Five psychological truths of Succession
Are the characters in Succession bad people or are they normal people in a bad situation?
I would argue that it’s the latter. While being a billionaire is rarely defined as ‘bad’, being surrounded by cunning, untrustworthy people is fundamentally crazy-making.
So what can we learn from this mythic saga where we see characters pivot and counter-pivot on the discordant merry-go-round of corporate America? So much. Succession is human nature writ large. It could just as accurately be called Survivor. What we see is people acting from their base, baby brain need for attention and affection.
Despite the show’s lacquered shell of delectable wit and elegance, at its soft centre is a group of desperately sad, insecure people ruled by a terrifying psychopath. It should be compulsory viewing for workplace mental health officers.
Here are five psychological truths of Succession.
1. You become like the people around you
Case in point: Greg. He starts out as a clumsily grasping interloper trying to make it in the big city. Over time, he evolves into a much darker being who repeatedly sidelines his values in pursuit of personal gain. Like a palace eunuch, Greg’s lack of any real potency means he adapts quickly to toadying, trading intrigue and absorbing horrors with a view to cashing in later.
He’s an exercise in Darwinism, developing bluffing tactics and poisonous barbs to protect himself from danger.
2. Bullied people become bullies
The Roys diminish and ridicule Tom. Tom immediately takes that emotional hot potato and hurls it at Greg. This happens so sequentially that it’s dread-inducingly predictable.
In an almost touching moment in the final episode, Tom places a demeaning sticker of ownership on Greg’s forehead to show that he will not get fired under the new regime. Even in kindness, Tom can’t be kind. It’s about exerting downward pressure on someone less powerful to relieve the pain of the hands on his own head.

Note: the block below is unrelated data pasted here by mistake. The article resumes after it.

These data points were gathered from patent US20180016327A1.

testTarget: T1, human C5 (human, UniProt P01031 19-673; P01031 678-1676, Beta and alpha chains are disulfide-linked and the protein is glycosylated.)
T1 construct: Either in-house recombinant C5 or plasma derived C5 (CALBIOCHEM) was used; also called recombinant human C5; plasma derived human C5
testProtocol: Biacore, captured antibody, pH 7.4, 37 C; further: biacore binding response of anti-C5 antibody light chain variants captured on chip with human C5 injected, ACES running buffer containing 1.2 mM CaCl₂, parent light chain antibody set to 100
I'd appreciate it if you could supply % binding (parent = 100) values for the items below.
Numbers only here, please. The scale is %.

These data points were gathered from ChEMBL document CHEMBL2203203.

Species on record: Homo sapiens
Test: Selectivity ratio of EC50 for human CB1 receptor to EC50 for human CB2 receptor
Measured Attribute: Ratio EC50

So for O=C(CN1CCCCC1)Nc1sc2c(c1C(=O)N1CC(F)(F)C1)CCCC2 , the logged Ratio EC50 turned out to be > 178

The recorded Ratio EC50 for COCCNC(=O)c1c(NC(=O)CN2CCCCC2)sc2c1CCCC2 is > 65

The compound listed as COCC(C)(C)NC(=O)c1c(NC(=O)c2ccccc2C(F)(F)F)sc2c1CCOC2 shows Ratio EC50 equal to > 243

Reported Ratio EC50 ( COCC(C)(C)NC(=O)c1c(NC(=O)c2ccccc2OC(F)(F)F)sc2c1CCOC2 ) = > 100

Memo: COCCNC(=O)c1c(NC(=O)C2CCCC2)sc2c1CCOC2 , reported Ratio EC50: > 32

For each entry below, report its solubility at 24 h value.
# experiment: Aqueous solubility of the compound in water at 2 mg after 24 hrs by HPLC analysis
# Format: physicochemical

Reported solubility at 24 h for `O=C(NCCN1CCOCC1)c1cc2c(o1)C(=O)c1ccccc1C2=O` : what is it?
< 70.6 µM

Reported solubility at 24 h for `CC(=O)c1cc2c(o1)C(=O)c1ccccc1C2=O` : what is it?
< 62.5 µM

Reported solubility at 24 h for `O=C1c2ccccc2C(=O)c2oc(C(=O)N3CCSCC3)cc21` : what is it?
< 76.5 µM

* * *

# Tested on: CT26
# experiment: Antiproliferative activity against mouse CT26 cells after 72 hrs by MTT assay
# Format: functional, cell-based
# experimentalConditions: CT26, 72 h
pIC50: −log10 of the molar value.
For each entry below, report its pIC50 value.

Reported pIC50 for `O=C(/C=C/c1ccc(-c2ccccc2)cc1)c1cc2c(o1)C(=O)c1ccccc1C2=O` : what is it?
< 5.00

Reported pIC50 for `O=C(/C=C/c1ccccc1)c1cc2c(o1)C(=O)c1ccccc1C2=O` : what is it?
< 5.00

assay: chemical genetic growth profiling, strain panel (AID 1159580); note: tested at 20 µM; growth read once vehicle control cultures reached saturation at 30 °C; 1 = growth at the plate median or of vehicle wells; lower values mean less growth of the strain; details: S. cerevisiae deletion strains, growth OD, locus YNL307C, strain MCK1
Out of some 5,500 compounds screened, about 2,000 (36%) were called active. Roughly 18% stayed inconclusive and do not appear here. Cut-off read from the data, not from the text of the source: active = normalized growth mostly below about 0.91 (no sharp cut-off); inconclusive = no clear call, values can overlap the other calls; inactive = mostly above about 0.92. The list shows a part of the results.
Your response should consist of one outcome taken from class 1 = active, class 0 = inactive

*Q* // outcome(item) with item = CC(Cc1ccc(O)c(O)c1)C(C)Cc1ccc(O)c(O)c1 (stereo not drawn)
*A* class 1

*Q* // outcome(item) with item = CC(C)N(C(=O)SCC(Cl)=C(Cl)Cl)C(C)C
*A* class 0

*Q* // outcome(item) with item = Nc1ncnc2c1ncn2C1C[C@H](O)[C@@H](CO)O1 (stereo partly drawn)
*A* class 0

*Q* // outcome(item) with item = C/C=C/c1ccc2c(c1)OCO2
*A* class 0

3. Distrust feeds distrust
Shiv Roy is a weather vane of trust. There are so many moments when you can see that she wants to trust Tom, or Logan, or her brothers. There’s a chink. A glint of hope. And then the Hurricane shutters come down as she activates her defences. Each Roy sibling has a redeeming feature, and Shiv’s is that she wants to trust people.
In the dog fight that is her family dynamic, her ability to trust anyone is eroded to such a point that she pre-betrays people like a chess master playing multiple moves ahead.
4. Seeking love from a narcissist will hollow you out
Narcissists love conditionally. Even when Logan rescues Kendall from the criminal repercussions of killing someone, it’s so that he has a blackmail advantage. He knows Kendall is coming for the crown so the more damaging intel he has, the better. Every fatherly act has a rotten core, and it’s this – this playing off, undermining and manipulating – that keeps his children striving so vehemently. Withholding love is a surefire way to get people to dance, but like St Vitus’, it’s a joyless, excruciating jig that eventually kills you.
5. At a certain point, wealth becomes irrelevant
It’s only outsiders that relish the spoils of wealth. Peter ‘fizzing like cheap prosecco’, Willa’s mum loading up her plate, Tom admitting that he likes nice things. The Roys enjoy mocking other people’s enjoyment of their bounty and yet fail to enjoy it themselves.
There are so many times when they are in impossibly beautiful places – Lake Como, a mountain top in Sweden, the astonishing homes of their family and peers – and they are blind to it all, focusing entirely on their inner turmoil and the machinations of whatever political play is at hand.
Up to a certain point, money has a significant impact on your quality of life. Beyond that, it’s all gravy. For the Roys, the sums in questions are so grotesquely unspendable that they become irrelevant.
So that’s my analysis. What did you learn about human nature from Succession?